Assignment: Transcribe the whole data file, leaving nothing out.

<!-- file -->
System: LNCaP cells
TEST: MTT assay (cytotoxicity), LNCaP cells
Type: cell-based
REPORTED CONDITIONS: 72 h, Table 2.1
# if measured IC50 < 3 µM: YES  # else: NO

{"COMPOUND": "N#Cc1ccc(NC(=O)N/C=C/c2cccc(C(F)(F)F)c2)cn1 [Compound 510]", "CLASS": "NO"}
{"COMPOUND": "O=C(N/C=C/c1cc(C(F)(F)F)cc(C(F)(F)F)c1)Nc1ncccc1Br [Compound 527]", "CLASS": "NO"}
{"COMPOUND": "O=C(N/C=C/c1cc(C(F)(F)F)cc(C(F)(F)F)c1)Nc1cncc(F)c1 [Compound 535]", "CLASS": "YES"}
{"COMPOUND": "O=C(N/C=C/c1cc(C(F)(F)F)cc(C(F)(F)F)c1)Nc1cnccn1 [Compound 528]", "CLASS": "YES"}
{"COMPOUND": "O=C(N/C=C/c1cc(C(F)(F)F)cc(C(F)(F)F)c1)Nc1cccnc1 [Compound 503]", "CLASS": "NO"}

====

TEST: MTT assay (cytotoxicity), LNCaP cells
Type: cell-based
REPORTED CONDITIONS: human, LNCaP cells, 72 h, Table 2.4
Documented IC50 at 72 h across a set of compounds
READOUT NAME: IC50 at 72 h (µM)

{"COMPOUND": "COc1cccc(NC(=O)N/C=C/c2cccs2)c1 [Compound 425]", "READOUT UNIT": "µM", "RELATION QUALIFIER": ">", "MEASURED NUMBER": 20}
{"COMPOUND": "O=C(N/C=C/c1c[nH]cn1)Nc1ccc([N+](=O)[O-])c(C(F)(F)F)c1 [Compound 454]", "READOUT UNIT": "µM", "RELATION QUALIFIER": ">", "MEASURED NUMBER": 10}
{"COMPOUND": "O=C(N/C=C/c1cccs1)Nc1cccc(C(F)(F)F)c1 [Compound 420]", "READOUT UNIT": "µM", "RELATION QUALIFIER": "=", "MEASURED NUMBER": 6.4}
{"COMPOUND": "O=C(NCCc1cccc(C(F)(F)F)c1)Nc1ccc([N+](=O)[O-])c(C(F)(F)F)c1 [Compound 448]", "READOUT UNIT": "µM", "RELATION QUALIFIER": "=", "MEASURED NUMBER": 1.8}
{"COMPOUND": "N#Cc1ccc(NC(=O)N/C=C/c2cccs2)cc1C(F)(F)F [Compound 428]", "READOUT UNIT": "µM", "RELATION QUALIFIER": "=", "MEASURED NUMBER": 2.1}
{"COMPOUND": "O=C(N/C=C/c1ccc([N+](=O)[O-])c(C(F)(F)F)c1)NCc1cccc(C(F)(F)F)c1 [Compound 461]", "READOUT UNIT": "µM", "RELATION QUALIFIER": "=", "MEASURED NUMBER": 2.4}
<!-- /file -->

System: LNCaP cells
TEST: MTT assay (cytotoxicity), LNCaP cells
Type: cell-based
REPORTED CONDITIONS: 72 h, Table 2.1
# if measured IC50 < 3 µM: YES  # else: NO

{"COMPOUND": "N#Cc1ccc(NC(=O)N/C=C/c2cccc(C(F)(F)F)c2)cn1 [Compound 510]", "CLASS": "NO"}
{"COMPOUND": "O=C(N/C=C/c1cc(C(F)(F)F)cc(C(F)(F)F)c1)Nc1ncccc1Br [Compound 527]", "CLASS": "NO"}
{"COMPOUND": "O=C(N/C=C/c1cc(C(F)(F)F)cc(C(F)(F)F)c1)Nc1cncc(F)c1 [Compound 535]", "CLASS": "YES"}
{"COMPOUND": "O=C(N/C=C/c1cc(C(F)(F)F)cc(C(F)(F)F)c1)Nc1cnccn1 [Compound 528]", "CLASS": "YES"}
{"COMPOUND": "O=C(N/C=C/c1cc(C(F)(F)F)cc(C(F)(F)F)c1)Nc1cccnc1 [Compound 503]", "CLASS": "NO"}

====

TEST: MTT assay (cytotoxicity), LNCaP cells
Type: cell-based
REPORTED CONDITIONS: human, LNCaP cells, 72 h, Table 2.4
Documented IC50 at 72 h across a set of compounds
READOUT NAME: IC50 at 72 h (µM)

{"COMPOUND": "COc1cccc(NC(=O)N/C=C/c2cccs2)c1 [Compound 425]", "READOUT UNIT": "µM", "RELATION QUALIFIER": ">", "MEASURED NUMBER": 20}
{"COMPOUND": "O=C(N/C=C/c1c[nH]cn1)Nc1ccc([N+](=O)[O-])c(C(F)(F)F)c1 [Compound 454]", "READOUT UNIT": "µM", "RELATION QUALIFIER": ">", "MEASURED NUMBER": 10}
{"COMPOUND": "O=C(N/C=C/c1cccs1)Nc1cccc(C(F)(F)F)c1 [Compound 420]", "READOUT UNIT": "µM", "RELATION QUALIFIER": "=", "MEASURED NUMBER": 6.4}
{"COMPOUND": "O=C(NCCc1cccc(C(F)(F)F)c1)Nc1ccc([N+](=O)[O-])c(C(F)(F)F)c1 [Compound 448]", "READOUT UNIT": "µM", "RELATION QUALIFIER": "=", "MEASURED NUMBER": 1.8}
{"COMPOUND": "N#Cc1ccc(NC(=O)N/C=C/c2cccs2)cc1C(F)(F)F [Compound 428]", "READOUT UNIT": "µM", "RELATION QUALIFIER": "=", "MEASURED NUMBER": 2.1}
{"COMPOUND": "O=C(N/C=C/c1ccc([N+](=O)[O-])c(C(F)(F)F)c1)NCc1cccc(C(F)(F)F)c1 [Compound 461]", "READOUT UNIT": "µM", "RELATION QUALIFIER": "=", "MEASURED NUMBER": 2.4}